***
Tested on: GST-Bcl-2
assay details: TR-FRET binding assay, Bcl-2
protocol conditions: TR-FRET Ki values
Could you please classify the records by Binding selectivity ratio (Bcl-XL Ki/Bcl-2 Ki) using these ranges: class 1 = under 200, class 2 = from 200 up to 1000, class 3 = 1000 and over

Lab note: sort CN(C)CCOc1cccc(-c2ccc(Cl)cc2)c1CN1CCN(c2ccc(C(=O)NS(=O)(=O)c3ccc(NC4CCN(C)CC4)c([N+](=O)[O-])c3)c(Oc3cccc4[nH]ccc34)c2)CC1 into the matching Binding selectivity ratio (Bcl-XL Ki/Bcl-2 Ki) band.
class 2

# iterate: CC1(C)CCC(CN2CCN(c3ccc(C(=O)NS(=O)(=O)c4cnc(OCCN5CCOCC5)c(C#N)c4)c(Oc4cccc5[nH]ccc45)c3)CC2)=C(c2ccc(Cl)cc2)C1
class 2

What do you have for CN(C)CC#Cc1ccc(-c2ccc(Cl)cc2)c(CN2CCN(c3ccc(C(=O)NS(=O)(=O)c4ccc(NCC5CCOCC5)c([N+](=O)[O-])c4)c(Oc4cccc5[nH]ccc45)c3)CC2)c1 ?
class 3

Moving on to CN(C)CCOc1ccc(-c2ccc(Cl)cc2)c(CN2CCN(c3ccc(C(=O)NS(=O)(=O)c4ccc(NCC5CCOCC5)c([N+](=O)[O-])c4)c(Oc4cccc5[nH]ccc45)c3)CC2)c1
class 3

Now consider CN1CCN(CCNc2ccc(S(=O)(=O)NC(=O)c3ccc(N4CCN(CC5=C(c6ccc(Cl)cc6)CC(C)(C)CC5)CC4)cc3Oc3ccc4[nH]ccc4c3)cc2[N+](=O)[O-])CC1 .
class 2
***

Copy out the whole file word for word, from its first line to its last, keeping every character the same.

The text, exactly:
Tested on: GST-Bcl-2
assay details: TR-FRET binding assay, Bcl-2
protocol conditions: TR-FRET Ki values
Could you please classify the records by Binding selectivity ratio (Bcl-XL Ki/Bcl-2 Ki) using these ranges: class 1 = under 200, class 2 = from 200 up to 1000, class 3 = 1000 and over

Lab note: sort CN(C)CCOc1cccc(-c2ccc(Cl)cc2)c1CN1CCN(c2ccc(C(=O)NS(=O)(=O)c3ccc(NC4CCN(C)CC4)c([N+](=O)[O-])c3)c(Oc3cccc4[nH]ccc34)c2)CC1 into the matching Binding selectivity ratio (Bcl-XL Ki/Bcl-2 Ki) band.
class 2

# iterate: CC1(C)CCC(CN2CCN(c3ccc(C(=O)NS(=O)(=O)c4cnc(OCCN5CCOCC5)c(C#N)c4)c(Oc4cccc5[nH]ccc45)c3)CC2)=C(c2ccc(Cl)cc2)C1
class 2

What do you have for CN(C)CC#Cc1ccc(-c2ccc(Cl)cc2)c(CN2CCN(c3ccc(C(=O)NS(=O)(=O)c4ccc(NCC5CCOCC5)c([N+](=O)[O-])c4)c(Oc4cccc5[nH]ccc45)c3)CC2)c1 ?
class 3

Moving on to CN(C)CCOc1ccc(-c2ccc(Cl)cc2)c(CN2CCN(c3ccc(C(=O)NS(=O)(=O)c4ccc(NCC5CCOCC5)c([N+](=O)[O-])c4)c(Oc4cccc5[nH]ccc45)c3)CC2)c1
class 3

Now consider CN1CCN(CCNc2ccc(S(=O)(=O)NC(=O)c3ccc(N4CCN(CC5=C(c6ccc(Cl)cc6)CC(C)(C)CC5)CC4)cc3Oc3ccc4[nH]ccc4c3)cc2[N+](=O)[O-])CC1 .
class 2